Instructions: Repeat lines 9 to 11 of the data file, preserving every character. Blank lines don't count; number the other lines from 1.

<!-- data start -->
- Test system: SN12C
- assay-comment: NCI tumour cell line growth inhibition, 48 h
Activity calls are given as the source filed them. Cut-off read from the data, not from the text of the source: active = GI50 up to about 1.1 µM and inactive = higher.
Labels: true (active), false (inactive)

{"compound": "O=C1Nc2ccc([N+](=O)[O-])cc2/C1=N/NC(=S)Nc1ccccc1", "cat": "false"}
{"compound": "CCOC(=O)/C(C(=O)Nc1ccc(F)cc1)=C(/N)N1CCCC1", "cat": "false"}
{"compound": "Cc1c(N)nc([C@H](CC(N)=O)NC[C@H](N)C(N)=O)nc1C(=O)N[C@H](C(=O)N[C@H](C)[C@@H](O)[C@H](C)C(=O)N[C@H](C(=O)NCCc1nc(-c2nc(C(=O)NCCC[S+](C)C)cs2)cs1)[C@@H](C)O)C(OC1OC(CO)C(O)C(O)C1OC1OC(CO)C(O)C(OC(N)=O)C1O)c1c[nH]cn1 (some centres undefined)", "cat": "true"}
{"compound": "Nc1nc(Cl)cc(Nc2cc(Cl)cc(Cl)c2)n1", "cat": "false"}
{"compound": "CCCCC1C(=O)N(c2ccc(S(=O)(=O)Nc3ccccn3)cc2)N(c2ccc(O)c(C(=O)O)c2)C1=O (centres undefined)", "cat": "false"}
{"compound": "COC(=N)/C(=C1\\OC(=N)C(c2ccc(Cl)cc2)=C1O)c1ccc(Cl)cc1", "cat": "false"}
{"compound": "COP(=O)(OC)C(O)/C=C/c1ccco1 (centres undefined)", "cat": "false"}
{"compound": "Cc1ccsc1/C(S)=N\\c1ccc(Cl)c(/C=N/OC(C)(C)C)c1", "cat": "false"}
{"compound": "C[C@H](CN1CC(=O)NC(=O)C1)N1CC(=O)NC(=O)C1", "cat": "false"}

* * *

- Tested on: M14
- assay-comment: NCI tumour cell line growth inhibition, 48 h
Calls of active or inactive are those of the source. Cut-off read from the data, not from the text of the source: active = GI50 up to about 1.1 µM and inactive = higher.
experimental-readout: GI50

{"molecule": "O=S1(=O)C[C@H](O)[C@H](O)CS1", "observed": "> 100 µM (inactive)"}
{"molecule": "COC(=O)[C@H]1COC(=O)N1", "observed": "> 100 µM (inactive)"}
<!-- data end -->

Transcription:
{"compound": "CCCCC1C(=O)N(c2ccc(S(=O)(=O)Nc3ccccn3)cc2)N(c2ccc(O)c(C(=O)O)c2)C1=O (centres undefined)", "cat": "false"}
{"compound": "COC(=N)/C(=C1\\OC(=N)C(c2ccc(Cl)cc2)=C1O)c1ccc(Cl)cc1", "cat": "false"}
{"compound": "COP(=O)(OC)C(O)/C=C/c1ccco1 (centres undefined)", "cat": "false"}